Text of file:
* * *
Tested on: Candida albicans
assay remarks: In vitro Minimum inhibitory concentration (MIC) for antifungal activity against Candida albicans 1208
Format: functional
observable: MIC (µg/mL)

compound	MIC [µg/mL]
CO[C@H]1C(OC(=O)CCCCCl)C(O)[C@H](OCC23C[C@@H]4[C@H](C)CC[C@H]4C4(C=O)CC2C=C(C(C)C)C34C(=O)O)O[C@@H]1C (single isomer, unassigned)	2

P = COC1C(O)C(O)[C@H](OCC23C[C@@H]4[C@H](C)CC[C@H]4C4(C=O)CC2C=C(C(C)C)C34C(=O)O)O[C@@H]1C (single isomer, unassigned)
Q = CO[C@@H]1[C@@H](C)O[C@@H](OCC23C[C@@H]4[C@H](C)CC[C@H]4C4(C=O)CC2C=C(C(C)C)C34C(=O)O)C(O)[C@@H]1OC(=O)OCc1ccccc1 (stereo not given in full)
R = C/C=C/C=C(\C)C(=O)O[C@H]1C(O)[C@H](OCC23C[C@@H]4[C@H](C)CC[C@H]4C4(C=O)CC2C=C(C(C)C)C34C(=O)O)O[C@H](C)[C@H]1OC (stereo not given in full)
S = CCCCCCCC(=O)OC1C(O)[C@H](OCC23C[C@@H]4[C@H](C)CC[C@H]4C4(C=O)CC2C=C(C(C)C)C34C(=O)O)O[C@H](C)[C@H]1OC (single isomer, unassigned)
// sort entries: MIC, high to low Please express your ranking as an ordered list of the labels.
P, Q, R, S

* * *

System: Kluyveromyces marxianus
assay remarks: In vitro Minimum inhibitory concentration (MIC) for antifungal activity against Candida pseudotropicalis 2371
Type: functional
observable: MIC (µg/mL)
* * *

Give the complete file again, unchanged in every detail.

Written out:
Tested on: Candida albicans
assay remarks: In vitro Minimum inhibitory concentration (MIC) for antifungal activity against Candida albicans 1208
Format: functional
observable: MIC (µg/mL)

compound	MIC [µg/mL]
CO[C@H]1C(OC(=O)CCCCCl)C(O)[C@H](OCC23C[C@@H]4[C@H](C)CC[C@H]4C4(C=O)CC2C=C(C(C)C)C34C(=O)O)O[C@@H]1C (single isomer, unassigned)	2

P = COC1C(O)C(O)[C@H](OCC23C[C@@H]4[C@H](C)CC[C@H]4C4(C=O)CC2C=C(C(C)C)C34C(=O)O)O[C@@H]1C (single isomer, unassigned)
Q = CO[C@@H]1[C@@H](C)O[C@@H](OCC23C[C@@H]4[C@H](C)CC[C@H]4C4(C=O)CC2C=C(C(C)C)C34C(=O)O)C(O)[C@@H]1OC(=O)OCc1ccccc1 (stereo not given in full)
R = C/C=C/C=C(\C)C(=O)O[C@H]1C(O)[C@H](OCC23C[C@@H]4[C@H](C)CC[C@H]4C4(C=O)CC2C=C(C(C)C)C34C(=O)O)O[C@H](C)[C@H]1OC (stereo not given in full)
S = CCCCCCCC(=O)OC1C(O)[C@H](OCC23C[C@@H]4[C@H](C)CC[C@H]4C4(C=O)CC2C=C(C(C)C)C34C(=O)O)O[C@H](C)[C@H]1OC (single isomer, unassigned)
// sort entries: MIC, high to low Please express your ranking as an ordered list of the labels.
P, Q, R, S

* * *

System: Kluyveromyces marxianus
assay remarks: In vitro Minimum inhibitory concentration (MIC) for antifungal activity against Candida pseudotropicalis 2371
Type: functional
observable: MIC (µg/mL)